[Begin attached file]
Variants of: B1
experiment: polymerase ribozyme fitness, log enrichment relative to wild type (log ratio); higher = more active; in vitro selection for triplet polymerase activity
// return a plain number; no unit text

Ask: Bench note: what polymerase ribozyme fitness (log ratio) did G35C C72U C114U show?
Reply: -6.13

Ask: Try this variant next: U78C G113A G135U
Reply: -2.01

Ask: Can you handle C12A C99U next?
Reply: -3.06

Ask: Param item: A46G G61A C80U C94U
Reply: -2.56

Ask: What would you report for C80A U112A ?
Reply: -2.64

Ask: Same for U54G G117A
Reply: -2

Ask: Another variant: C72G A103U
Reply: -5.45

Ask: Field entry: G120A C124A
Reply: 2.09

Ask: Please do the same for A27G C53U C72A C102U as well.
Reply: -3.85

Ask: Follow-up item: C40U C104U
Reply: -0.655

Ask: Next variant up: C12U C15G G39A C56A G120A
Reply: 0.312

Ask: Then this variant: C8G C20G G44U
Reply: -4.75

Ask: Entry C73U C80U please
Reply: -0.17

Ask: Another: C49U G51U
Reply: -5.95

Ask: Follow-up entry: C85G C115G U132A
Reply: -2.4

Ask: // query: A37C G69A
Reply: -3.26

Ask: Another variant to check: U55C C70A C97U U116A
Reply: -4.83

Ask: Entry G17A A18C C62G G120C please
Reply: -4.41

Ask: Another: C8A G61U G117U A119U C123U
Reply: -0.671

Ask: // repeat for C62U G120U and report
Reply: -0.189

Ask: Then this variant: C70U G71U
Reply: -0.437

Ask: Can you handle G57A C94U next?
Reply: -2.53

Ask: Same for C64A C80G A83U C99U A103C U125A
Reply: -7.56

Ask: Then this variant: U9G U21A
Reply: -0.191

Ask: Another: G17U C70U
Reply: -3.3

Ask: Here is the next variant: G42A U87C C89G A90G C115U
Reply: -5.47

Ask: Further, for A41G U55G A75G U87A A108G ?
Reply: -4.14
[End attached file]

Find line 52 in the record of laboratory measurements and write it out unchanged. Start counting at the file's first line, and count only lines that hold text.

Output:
Ask: Another: G17U C70U